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Belarusian President Thanks Police Chiefs For 'Preserving Order'

Belarusian police disperse a group of opposition protesters in central Minsk on December 20.

Belarusian police disperse a group of opposition protesters in central Minsk on December 20.

MINSK -- Minsk's top five police officials have received presidential awards for maintaining order in the Belarusian capital during mass protests in December, RFE/RL's Belarus Service reports.

Alyaksandr Radzkou, first deputy chief of President Alyaksandr Lukashenka's administration, personally presented the letters to the officials at a ceremony in Minsk.

The Minsk police press service said Lukashenka expressed his gratitude to the police for their contribution into "the preservation of civil order and security" during massive demonstrations on December 19-20 against the results of the presidential election that officially declared Lukashenka the winner of the disputed poll.

Two of the awarded officials -- the deputy head of Minsk's Interior Ministry department, Colonel Ihar Yauseyeu, and the commander of that department's special police unit, Colonel Alyaksandr Lukomski -- are on the list of Belarusians banned from entering the European Union and the United States.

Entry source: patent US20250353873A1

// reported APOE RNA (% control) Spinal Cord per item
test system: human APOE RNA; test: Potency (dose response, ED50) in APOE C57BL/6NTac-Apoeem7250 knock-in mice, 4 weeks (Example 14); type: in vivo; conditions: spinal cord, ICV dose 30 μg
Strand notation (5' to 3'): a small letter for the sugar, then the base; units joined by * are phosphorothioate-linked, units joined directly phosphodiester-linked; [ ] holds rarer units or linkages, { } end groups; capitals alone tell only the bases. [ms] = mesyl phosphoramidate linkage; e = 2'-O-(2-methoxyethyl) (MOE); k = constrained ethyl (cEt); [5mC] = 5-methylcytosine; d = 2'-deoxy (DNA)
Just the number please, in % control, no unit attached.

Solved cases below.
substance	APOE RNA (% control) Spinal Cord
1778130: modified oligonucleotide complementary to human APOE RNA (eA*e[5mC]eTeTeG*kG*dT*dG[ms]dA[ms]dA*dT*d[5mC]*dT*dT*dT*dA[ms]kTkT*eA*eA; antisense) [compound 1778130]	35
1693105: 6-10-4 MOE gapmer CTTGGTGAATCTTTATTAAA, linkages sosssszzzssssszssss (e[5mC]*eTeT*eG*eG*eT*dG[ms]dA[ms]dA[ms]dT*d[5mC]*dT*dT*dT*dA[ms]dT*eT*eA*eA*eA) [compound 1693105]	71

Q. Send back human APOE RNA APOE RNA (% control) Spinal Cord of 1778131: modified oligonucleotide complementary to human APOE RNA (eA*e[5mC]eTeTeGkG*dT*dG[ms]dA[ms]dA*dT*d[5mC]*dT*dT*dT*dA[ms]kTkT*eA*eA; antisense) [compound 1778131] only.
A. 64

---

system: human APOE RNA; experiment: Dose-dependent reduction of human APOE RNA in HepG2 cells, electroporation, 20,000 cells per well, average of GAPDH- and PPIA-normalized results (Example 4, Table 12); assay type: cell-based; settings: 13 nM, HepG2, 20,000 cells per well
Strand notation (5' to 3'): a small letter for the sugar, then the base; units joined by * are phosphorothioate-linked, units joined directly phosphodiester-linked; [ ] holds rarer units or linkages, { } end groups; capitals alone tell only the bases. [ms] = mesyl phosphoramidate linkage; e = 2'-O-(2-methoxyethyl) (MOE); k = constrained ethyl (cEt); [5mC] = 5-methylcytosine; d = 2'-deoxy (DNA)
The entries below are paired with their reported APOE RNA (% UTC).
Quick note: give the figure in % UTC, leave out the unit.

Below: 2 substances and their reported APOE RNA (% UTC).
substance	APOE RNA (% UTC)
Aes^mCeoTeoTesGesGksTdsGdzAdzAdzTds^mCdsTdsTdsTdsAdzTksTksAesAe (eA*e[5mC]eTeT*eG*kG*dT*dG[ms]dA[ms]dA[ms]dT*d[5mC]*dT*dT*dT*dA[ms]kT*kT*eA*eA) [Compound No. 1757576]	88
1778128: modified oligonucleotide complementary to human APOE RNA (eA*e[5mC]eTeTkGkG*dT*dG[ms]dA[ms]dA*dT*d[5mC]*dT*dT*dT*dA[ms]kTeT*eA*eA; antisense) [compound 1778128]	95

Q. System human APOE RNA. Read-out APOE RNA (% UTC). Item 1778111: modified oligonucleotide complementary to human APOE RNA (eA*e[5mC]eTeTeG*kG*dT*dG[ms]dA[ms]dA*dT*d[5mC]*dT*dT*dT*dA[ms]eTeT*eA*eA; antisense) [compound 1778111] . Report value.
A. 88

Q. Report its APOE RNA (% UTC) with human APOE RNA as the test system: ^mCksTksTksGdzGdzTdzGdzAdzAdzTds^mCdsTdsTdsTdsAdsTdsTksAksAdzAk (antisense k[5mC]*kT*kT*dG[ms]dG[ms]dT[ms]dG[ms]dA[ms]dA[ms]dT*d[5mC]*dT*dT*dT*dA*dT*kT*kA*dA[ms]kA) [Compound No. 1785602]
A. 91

Last week, Brussels and Washington officially imposed sanctions against Belarus -- freezing some Belarusians' financial assets and banning 158 officials, journalists, police officers, and others from entering EU countries and the United States because of their roles in the violent dispersal of opposition activists on December 19.

While many of the activists were beaten, hundreds of them were arrested and charged with organizing or participating in mass disorder and an unsanctioned gathering.

Minsk-based human rights activist Valyantsin Stefanovich told RFE/RL that Lukashenka was trying to legitimize the beating and arrest of the demonstrators by awarding police leaders the presidential letters of praise.

"Lukashenka just wants to send a message to the police that 'although you are on a bad list abroad, you are on a good list here at home,'" Stefanovich said.

Stefanovich added that the EU sanctions were weak and only symbolic, as few of the officials included in the ban care about the travel restrictions against them.

He said the sanctions had also not changed the behavior of those on the banned list.

For instance, he said that on February 8 one of the officials banned from the EU and United States, Minsk district court Judge Yauhen Khatkevich, sentenced activist Mikhas Lebedz to 12 days in jail for participating in a rally to support political prisoners.

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